Quibi touts $750-million haul in second fundraising round

Quibi's CEO Meg Whitman and Chairman Jeffrey Katzenberg
Quibi’s CEO Meg Whitman and Chairman Jeffrey Katzenberg at Quibi’s office in Hollywood last year.
(Christina House / Los Angeles Times)

Quibi said it raised $750 million in its second round of financing, a boon for the Hollywood streaming service that launches early next month.

The company, led by its chief executive, tech veteran Meg Whitman, and chairman, Jeffrey Katzenberg, has now raised a total of $1.75 billion.

The additional investment will give the company “tremendous flexibility and the financial wherewithal to build content and technology that consumers embrace,” Chief Financial Officer Ambereen Toubassy said in a statement.


The upstart streamer said its latest round of funding came from new and existing investors, including studios, tech companies and strategic partners it declined to identify. The $750-million second round includes a $400-million investment that Whitman had mentioned earlier this year.

Quibi, which stands for “quick bites,” will roll out 175 original shows and 8,500 episodes in its first year, each 10 minutes long or less. The company will offer scripted and unscripted programs, including cinematic stories told in short chapters.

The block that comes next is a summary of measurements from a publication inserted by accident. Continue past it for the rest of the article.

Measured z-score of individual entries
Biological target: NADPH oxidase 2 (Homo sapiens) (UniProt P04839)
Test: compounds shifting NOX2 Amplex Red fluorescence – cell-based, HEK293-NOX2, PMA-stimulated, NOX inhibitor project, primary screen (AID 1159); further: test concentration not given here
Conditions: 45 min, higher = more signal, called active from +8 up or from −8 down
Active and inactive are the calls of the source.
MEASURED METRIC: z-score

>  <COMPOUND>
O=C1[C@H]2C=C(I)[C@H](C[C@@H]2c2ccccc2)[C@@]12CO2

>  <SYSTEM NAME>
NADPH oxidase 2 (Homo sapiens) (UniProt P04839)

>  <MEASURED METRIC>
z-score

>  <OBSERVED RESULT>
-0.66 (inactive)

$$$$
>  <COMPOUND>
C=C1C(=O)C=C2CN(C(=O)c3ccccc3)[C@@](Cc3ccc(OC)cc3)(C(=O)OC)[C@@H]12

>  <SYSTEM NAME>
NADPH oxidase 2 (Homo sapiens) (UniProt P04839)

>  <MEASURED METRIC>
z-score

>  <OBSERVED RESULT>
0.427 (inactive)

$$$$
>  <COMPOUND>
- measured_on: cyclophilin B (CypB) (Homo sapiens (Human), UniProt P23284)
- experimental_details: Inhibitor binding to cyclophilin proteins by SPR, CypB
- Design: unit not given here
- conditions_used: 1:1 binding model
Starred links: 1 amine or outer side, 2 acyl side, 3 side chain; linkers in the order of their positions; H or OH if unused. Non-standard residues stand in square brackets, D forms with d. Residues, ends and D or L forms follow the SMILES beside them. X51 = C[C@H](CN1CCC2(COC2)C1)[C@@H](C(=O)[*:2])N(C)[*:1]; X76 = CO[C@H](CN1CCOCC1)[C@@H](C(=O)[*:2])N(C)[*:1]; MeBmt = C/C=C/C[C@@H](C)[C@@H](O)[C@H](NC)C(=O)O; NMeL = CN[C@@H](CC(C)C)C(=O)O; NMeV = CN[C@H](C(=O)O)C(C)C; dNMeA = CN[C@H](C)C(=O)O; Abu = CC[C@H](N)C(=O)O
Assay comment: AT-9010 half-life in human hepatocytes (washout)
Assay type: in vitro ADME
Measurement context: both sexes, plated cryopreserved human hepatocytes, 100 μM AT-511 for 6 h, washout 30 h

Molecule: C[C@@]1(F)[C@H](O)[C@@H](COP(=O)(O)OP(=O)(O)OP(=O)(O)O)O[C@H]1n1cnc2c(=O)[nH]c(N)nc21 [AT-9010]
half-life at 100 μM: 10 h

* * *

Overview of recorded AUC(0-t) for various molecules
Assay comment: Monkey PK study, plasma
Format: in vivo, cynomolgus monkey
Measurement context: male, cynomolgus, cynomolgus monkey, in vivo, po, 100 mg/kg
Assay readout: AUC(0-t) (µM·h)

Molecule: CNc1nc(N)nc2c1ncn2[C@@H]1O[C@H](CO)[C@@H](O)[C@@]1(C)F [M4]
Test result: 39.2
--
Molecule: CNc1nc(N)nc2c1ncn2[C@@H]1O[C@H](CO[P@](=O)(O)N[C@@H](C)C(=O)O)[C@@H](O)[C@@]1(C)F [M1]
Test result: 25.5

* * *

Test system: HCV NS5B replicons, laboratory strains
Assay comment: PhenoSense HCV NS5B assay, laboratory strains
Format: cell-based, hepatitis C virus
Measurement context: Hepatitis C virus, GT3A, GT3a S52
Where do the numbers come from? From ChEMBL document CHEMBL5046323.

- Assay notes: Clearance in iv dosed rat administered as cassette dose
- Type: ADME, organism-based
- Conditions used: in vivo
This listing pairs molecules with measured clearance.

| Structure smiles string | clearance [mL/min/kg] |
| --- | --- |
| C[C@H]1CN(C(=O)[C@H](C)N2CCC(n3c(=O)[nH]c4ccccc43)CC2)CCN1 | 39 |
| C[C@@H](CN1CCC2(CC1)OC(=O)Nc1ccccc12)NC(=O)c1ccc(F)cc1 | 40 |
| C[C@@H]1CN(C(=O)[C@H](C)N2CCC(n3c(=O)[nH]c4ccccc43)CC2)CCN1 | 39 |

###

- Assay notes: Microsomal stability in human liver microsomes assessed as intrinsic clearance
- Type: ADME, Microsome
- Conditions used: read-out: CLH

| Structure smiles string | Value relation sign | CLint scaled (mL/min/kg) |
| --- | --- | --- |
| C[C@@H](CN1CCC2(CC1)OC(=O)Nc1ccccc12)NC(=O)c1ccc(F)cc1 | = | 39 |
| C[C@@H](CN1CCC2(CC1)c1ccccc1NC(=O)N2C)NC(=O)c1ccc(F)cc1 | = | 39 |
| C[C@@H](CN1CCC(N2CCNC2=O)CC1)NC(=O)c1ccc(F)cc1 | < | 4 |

The content is designed for mobile phones. In some shows, viewers can change how they view their phone’s screen horizontally or vertically, which may uncover different camera perspectives on the shows they watch. Hollywood stars working on Quibi content include Jennifer Lopez, Liam Hemsworth and director Catherine Hardwicke.

“We have strong content and an app design and user interface which is resonating with early users,” Whitman said in a statement.

The service launches April 6 and will cost $4.99 a month with ads and $7.99 a month without ads.

Some industry observers say Quibi could revolutionize the market for premium short-form video. But others are skeptical, as similar efforts such as Verizon’s Go90, failed to capture a large enough audience for advertisers.


Several executives have left Quibi before its launch, including Diane Nelson, the company’s head of content operations and a former president of DC Entertainment. Earlier this year, Whitman also had to backtrack after comparing how journalists build relationships with sources to how sexual predators groom their child victims, according to news site the Information. Whitman later apologized.

Quibi has touted its strong advertiser support, reporting it has sold out its $150-million ad inventory for its first year. Quibi’s advertising partners include Procter & Gamble, T-Mobile and Walmart.